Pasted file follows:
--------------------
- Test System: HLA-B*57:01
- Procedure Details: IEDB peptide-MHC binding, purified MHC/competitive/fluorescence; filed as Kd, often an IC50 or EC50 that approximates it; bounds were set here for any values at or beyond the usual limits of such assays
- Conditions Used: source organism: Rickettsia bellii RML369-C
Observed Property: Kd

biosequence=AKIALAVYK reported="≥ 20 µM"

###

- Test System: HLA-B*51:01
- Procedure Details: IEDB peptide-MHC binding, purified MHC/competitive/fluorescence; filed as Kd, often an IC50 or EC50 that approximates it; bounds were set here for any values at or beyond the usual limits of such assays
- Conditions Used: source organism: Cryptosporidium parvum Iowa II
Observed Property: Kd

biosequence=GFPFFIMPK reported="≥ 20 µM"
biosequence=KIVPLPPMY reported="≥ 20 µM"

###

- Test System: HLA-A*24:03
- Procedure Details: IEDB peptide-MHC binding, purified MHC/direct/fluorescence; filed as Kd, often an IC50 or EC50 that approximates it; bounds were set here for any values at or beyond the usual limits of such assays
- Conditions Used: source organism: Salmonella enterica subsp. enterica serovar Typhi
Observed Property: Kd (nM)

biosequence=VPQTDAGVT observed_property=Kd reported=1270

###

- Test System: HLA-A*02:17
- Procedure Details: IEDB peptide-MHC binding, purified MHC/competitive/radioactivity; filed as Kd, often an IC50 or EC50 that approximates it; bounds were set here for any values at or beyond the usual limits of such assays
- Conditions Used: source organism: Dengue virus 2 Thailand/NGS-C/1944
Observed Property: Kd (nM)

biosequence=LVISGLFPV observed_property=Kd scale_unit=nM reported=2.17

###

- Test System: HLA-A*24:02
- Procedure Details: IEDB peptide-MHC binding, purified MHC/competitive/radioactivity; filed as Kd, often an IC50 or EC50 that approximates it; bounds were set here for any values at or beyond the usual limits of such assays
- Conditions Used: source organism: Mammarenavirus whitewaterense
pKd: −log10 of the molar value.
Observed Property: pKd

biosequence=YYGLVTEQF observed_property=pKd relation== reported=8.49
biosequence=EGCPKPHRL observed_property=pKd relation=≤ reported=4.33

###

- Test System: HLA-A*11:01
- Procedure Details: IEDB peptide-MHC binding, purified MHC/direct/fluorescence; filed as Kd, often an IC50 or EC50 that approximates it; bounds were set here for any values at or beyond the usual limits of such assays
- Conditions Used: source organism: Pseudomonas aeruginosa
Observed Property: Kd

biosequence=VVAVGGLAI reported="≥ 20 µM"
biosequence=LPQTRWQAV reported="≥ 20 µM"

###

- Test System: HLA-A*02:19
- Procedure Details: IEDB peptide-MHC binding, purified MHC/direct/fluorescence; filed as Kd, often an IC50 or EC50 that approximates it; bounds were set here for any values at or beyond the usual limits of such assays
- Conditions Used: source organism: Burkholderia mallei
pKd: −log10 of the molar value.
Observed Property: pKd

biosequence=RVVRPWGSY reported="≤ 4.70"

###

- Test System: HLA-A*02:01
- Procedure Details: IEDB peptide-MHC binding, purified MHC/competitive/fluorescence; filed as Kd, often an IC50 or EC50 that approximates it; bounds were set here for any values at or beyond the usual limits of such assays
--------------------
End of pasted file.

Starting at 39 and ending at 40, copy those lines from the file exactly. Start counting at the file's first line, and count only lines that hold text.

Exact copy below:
biosequence=LPQTRWQAV reported="≥ 20 µM"

###